“Life is like riding a bicycle. To keep your balance you must keep moving.” — Albert Einstein
“Kindness is the language which the deaf can hear and the blind can see.” — Mark Twain
Yes, I completed it! I finished my very first National Blog Post Month challenge, the NaBloPoMo. I made it through thirty straight days of blogging successfully. I showed up every day with a new post, just like I promised at the beginning. It was definitely a good exercise for me. Like daily homework for my students. Even more.
“Life can be understood backwards, but it must be lived forwards.” — Soren Kierkegaard
Two-thirds of the challenge I signed up for has been completed! In the midst of all I had to do and chose to do the last twenty days, there were times when I got to thinking – even just for a moment – about many things. What do I want to do in my days? What are my priorities? What personal relationships do I want to work on? How much time I want to devote to different activities, including writing of this blog?
“We cannot solve our problems with the same thinking we used when we created them.” — Albert Einstein
For me, reading is an essential and beloved activity. It has always been and it always will be. I used to read a lot as a kid, as a teenager often late into the night, as a college student on crowded streetcars and buses, juggling the book in one hand and holding on to the rail with the other. I still do – all of the above. My days don’t feel complete unless they are finished with reading.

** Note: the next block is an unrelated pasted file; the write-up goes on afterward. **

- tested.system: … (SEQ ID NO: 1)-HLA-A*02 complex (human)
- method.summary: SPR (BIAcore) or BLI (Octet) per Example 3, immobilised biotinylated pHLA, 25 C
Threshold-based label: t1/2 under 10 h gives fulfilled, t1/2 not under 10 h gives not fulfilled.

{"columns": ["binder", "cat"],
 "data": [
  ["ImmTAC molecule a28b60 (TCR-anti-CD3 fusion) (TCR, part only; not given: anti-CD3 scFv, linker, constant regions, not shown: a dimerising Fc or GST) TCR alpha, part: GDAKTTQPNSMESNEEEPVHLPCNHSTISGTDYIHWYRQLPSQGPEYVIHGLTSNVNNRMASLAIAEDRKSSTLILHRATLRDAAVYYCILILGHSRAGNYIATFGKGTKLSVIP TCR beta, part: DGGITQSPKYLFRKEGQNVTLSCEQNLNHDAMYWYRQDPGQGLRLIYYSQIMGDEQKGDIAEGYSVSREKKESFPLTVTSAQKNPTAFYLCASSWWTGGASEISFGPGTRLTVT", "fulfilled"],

“A mathematician is a machine for turning coffee into theorems.” — Paul Erdős
“Autumn is a second spring when every leaf is a flower.” — Albert Camus
Before I started my blog, like any good intellectual, I did in depth research. I wanted to know everything about blogs. I checked out many of them in different categories and my feelings were mixed. Sometimes I thought I could also do it, at some other times I felt it wasn’t for me – blogging was the game of the younger generation.
“Discovery consists of seeing what everybody has seen and thinking what nobody has thought.” — Albert Szent-Györgyi